Folks living in NSW may be gradually returning to regular life and giving the public transport card a workout, but it could be a part of their phones in the next year.
The amount of cards you typically carry with you is beginning to fall in number, and that’s largely thanks to your phone.
As most people know, and as the coronavirus pandemic helped expedite, using your phone to pay for goods and services is beginning to be the way many of us work, something made even easier now that Australian banks have mostly joined the platforms. It means that regardless of you bank with, some sort of mobile payment service should be offered, allowing you to integrate your debit or credit card into your phone, meaning you can leave more of that wallet at home.
Digital licenses are beginning to make a dent here, as well, with your driver’s license gradually making the jump to your phone.
So what’s next?
Possibly the transport card in Australia’s most populous state, New South Wales.
Transport for NSW has this week announced that it will run a trial to bring the Opal transport card to phones and wearables, testing the technology in conjunction with Mastercard, CommBank, and EML Payments.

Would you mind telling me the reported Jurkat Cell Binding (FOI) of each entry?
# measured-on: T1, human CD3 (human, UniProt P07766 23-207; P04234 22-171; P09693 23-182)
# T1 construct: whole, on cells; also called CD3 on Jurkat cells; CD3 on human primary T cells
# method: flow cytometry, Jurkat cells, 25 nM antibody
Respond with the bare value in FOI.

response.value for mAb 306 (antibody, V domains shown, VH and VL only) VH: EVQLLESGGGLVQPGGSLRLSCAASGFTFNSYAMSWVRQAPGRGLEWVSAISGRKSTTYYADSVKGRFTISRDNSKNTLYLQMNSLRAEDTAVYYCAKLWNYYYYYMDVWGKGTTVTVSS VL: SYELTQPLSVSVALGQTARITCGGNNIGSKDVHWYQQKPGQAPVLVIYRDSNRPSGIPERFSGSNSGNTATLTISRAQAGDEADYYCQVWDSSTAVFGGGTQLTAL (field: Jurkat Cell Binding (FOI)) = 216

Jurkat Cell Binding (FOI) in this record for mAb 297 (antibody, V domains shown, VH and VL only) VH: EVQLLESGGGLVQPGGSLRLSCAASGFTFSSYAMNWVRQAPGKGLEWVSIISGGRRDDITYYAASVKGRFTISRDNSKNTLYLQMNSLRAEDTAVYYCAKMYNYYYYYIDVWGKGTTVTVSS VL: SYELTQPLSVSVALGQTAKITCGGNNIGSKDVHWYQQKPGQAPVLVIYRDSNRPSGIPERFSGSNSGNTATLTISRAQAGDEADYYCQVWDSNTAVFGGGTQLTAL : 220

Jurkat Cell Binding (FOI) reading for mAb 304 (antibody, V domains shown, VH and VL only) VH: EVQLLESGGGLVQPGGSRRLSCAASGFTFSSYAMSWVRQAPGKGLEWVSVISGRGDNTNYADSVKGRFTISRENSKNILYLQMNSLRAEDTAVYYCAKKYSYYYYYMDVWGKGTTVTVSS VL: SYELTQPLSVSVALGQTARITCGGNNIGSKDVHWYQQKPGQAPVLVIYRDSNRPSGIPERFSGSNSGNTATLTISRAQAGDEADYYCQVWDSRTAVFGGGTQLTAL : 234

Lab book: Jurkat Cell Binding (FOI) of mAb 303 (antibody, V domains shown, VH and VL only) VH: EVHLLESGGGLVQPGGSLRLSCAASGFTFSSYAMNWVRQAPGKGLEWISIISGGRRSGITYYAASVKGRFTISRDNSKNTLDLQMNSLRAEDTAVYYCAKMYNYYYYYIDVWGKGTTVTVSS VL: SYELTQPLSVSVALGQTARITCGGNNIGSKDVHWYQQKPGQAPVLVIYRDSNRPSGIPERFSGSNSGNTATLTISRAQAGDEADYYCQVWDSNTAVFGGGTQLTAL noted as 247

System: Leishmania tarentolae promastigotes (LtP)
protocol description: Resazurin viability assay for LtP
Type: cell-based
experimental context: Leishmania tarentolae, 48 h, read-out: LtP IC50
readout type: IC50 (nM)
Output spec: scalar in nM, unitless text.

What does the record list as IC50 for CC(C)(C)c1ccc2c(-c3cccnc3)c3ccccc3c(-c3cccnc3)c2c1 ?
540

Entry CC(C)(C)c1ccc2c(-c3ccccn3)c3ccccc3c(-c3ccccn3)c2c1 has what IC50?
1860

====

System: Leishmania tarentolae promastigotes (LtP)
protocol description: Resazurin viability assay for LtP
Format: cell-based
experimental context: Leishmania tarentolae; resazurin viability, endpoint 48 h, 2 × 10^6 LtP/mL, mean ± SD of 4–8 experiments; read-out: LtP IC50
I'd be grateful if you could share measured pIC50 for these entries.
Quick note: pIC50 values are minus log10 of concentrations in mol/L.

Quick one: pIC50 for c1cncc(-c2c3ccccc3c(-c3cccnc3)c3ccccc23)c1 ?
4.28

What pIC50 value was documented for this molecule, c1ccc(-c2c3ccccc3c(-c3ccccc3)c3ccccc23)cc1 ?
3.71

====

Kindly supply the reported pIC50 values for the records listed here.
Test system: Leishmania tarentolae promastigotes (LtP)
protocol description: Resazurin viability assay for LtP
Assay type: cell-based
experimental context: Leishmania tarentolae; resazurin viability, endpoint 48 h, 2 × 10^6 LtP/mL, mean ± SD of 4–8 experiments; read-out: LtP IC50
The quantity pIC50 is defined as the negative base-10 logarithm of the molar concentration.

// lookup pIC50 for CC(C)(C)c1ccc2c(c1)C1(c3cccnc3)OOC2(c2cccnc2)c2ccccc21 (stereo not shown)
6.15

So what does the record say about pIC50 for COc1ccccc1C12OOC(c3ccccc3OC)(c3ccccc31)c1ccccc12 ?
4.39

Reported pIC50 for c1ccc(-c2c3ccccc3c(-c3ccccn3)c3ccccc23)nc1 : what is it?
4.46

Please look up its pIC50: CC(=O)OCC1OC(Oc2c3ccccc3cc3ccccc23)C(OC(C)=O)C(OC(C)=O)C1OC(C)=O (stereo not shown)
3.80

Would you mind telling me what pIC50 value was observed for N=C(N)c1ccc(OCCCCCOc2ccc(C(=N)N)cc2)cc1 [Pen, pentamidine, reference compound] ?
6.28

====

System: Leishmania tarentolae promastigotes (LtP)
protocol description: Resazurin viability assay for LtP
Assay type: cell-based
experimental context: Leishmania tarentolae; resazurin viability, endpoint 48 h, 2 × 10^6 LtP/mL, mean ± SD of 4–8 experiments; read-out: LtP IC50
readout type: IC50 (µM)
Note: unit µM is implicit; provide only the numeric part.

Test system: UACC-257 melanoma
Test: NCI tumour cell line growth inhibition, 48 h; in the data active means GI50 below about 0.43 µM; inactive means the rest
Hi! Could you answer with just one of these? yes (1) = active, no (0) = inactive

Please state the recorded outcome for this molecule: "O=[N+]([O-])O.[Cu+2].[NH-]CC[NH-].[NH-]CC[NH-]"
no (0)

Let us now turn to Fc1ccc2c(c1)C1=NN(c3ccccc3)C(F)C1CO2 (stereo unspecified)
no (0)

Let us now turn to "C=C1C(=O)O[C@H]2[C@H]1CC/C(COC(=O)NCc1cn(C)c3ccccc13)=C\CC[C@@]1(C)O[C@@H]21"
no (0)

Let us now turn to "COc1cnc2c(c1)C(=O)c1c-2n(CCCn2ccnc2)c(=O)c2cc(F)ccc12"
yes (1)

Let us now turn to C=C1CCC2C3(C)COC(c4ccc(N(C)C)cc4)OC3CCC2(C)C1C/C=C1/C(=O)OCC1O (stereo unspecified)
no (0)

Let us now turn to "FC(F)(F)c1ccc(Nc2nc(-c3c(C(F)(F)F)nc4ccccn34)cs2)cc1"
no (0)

The test will be limited to 10,000 people to begin with, shy of the several million people in the state boarding buses, trains, ferries, and light rail regularly, but will reportedly work via the Apple Walet on the iPhone and Apple Watch, as well as on Samsung Pay across Samsung phones and wearables, with Google Pay support to be added not long after. Nothing has been announced for either Fitbit Pay or Garmin Pay, though these can be used with a mobile payment like a debit card to tap on at Opal terminals.
“We have seen the increased popularity of using a digital wallet to conduct shopping and access membership cards, so we’re delighted to be taking Opal digitally for the first time while providing the same Opal card benefits to adult customers,” said a spokesperson for Transport for NSW.
“This trial will enable us to listen to Opal users feedback, expectations and preferences and continue to enhance the experience for people travelling on the network.”
Joining the trial is something we expect quite a few people wil be interested in, with those 10,000 (or up to 10,000 people) testing the digital Opal card for 12 months, before the phone-based Opal card becomes something everyone can get their hands on. To qualify, people will have to register their interest on the Transport for NSW site in the coming weeks, with the program looking like it’ll kick off not long after.
That does mean it will likely be a good year still before most NSW residents will have access to a digital Opal card, suggesting late 2021 to early 2022 is when it will launch. For now, just keep that Opal card near the back of your phone if you want to feel like it’s working for you in the same way.